Washington State’s Faustian Bargain to Fund Transit
Washington Governor Jay Inslee and state legislators have agreed to enable funding for a major Seattle transit expansion, but the deal comes with drawbacks.
If approved, the state would fund a $15 billion package of transportation projects and, separately, authorize Sound Transit to raise $15 billion to expand light rail via regional taxes.
Martin H. Duke at Seattle Transit Blog reports that, as a concession to Republican lawmakers, Inslee accepted a “poison pill” that would prevent the state from adopting low-carbon fuel standards.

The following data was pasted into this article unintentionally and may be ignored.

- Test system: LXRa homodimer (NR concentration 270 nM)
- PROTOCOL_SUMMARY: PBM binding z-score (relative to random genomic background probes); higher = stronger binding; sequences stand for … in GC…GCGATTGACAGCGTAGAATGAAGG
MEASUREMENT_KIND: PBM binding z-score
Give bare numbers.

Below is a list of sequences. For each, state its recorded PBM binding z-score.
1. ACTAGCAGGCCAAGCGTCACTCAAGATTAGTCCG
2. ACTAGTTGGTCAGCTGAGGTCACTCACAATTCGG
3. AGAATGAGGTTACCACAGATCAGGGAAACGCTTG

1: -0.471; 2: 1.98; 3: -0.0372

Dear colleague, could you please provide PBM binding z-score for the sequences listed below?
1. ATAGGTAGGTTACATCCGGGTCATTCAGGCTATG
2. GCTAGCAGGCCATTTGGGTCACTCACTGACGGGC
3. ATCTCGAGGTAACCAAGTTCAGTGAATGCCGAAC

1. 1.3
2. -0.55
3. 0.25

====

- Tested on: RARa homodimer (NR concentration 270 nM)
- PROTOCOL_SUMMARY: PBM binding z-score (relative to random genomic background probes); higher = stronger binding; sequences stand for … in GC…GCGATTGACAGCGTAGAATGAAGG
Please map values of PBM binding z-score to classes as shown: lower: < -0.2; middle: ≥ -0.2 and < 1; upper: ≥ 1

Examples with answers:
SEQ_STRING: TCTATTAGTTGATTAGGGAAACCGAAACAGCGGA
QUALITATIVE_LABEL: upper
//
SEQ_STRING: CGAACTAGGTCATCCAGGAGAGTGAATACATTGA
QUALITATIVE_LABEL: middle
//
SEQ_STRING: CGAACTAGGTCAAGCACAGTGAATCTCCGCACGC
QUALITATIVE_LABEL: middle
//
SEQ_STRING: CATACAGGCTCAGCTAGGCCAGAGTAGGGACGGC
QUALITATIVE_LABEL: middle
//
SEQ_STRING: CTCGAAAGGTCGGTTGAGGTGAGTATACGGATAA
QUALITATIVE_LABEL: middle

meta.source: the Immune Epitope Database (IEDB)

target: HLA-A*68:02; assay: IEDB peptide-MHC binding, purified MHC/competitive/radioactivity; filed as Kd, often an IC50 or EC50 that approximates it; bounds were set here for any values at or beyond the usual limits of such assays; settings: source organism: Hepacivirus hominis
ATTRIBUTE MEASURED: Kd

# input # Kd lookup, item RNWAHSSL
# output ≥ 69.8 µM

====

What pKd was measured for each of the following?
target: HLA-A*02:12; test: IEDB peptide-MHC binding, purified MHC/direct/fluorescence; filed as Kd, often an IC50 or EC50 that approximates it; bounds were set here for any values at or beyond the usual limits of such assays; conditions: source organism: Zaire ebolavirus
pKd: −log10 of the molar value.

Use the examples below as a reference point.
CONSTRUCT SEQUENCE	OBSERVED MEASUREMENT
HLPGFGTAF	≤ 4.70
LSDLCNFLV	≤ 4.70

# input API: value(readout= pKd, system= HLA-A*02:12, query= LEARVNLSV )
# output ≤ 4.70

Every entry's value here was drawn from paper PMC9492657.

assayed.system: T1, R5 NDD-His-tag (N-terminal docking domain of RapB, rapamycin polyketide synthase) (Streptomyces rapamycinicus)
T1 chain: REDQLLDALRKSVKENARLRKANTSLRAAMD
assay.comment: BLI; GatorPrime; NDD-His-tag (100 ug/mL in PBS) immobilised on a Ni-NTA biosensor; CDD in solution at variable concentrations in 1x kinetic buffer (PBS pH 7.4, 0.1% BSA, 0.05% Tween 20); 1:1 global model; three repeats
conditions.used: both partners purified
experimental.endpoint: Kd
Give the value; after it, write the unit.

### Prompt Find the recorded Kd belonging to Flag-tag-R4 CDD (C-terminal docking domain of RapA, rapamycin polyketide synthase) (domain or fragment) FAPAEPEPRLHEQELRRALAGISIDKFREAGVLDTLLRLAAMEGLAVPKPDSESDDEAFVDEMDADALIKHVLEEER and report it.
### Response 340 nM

In addition, Duke says the agreement would fund road-building projects that have support from Republicans and Democrats.
[T]he package doesn’t adequately fund highway maintenance and actually makes the problem worse by adding many more decaying lane-miles on SR 520, I-405, SR 167, and in North Spokane. Highway expansion is a futile response to congestion, encourages environmentally damaging driving, and literally destroys neighborhoods. About the only good thing to say about it is that it’s funded by gas taxes, which in a small way offsets a little of the environmental carnage.
The poison pill and the highway funding have turned off some environmental orgs, according to Duke, and they’re lobbying lawmakers to reject the deal.
Elsewhere on the Network today: Greater Greater Washington reports on potential cuts to Metro service, and Mobilizing the Region says Governor Chris Christie and state lawmakers have officially doomed New Jersey transit users to fare hikes and service cuts.